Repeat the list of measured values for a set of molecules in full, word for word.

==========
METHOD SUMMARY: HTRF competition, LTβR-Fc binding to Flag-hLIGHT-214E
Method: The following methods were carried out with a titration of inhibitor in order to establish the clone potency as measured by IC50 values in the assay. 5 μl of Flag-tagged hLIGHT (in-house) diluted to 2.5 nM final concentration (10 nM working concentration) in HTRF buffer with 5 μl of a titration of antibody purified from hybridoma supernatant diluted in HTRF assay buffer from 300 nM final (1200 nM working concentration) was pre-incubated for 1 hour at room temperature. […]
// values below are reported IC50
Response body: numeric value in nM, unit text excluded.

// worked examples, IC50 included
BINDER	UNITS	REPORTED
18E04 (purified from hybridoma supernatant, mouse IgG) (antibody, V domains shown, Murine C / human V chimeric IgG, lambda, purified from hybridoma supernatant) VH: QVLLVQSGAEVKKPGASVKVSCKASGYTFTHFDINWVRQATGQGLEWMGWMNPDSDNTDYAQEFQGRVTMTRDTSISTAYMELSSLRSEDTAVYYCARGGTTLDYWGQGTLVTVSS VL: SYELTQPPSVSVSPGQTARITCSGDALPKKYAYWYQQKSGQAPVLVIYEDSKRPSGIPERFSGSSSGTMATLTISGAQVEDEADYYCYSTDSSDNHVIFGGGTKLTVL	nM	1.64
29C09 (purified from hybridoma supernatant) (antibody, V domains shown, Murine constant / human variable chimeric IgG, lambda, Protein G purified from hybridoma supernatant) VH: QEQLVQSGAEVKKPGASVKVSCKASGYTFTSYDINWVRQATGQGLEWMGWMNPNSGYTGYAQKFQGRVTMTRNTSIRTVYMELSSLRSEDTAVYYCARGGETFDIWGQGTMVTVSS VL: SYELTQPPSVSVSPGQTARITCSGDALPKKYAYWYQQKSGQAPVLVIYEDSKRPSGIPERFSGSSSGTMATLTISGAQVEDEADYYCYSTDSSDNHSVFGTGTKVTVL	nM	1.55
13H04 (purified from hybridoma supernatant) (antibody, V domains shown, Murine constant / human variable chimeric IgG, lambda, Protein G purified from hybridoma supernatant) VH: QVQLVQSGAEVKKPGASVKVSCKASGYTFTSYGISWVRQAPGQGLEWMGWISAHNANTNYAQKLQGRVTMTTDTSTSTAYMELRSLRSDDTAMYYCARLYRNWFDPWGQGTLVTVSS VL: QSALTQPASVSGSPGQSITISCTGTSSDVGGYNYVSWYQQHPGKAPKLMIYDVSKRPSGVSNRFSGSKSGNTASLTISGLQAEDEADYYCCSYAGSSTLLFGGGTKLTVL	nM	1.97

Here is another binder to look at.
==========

METHOD SUMMARY: HTRF competition, LTβR-Fc binding to Flag-hLIGHT-214E
Method: The following methods were carried out with a titration of inhibitor in order to establish the clone potency as measured by IC50 values in the assay. 5 μl of Flag-tagged hLIGHT (in-house) diluted to 2.5 nM final concentration (10 nM working concentration) in HTRF buffer with 5 μl of a titration of antibody purified from hybridoma supernatant diluted in HTRF assay buffer from 300 nM final (1200 nM working concentration) was pre-incubated for 1 hour at room temperature. […]
// values below are reported IC50
Response body: numeric value in nM, unit text excluded.

// worked examples, IC50 included
BINDER	UNITS	REPORTED
18E04 (purified from hybridoma supernatant, mouse IgG) (antibody, V domains shown, Murine C / human V chimeric IgG, lambda, purified from hybridoma supernatant) VH: QVLLVQSGAEVKKPGASVKVSCKASGYTFTHFDINWVRQATGQGLEWMGWMNPDSDNTDYAQEFQGRVTMTRDTSISTAYMELSSLRSEDTAVYYCARGGTTLDYWGQGTLVTVSS VL: SYELTQPPSVSVSPGQTARITCSGDALPKKYAYWYQQKSGQAPVLVIYEDSKRPSGIPERFSGSSSGTMATLTISGAQVEDEADYYCYSTDSSDNHVIFGGGTKLTVL	nM	1.64
29C09 (purified from hybridoma supernatant) (antibody, V domains shown, Murine constant / human variable chimeric IgG, lambda, Protein G purified from hybridoma supernatant) VH: QEQLVQSGAEVKKPGASVKVSCKASGYTFTSYDINWVRQATGQGLEWMGWMNPNSGYTGYAQKFQGRVTMTRNTSIRTVYMELSSLRSEDTAVYYCARGGETFDIWGQGTMVTVSS VL: SYELTQPPSVSVSPGQTARITCSGDALPKKYAYWYQQKSGQAPVLVIYEDSKRPSGIPERFSGSSSGTMATLTISGAQVEDEADYYCYSTDSSDNHSVFGTGTKVTVL	nM	1.55
13H04 (purified from hybridoma supernatant) (antibody, V domains shown, Murine constant / human variable chimeric IgG, lambda, Protein G purified from hybridoma supernatant) VH: QVQLVQSGAEVKKPGASVKVSCKASGYTFTSYGISWVRQAPGQGLEWMGWISAHNANTNYAQKLQGRVTMTTDTSTSTAYMELRSLRSDDTAMYYCARLYRNWFDPWGQGTLVTVSS VL: QSALTQPASVSGSPGQSITISCTGTSSDVGGYNYVSWYQQHPGKAPKLMIYDVSKRPSGVSNRFSGSKSGNTASLTISGLQAEDEADYYCCSYAGSSTLLFGGGTKLTVL	nM	1.97

Here is another binder to look at.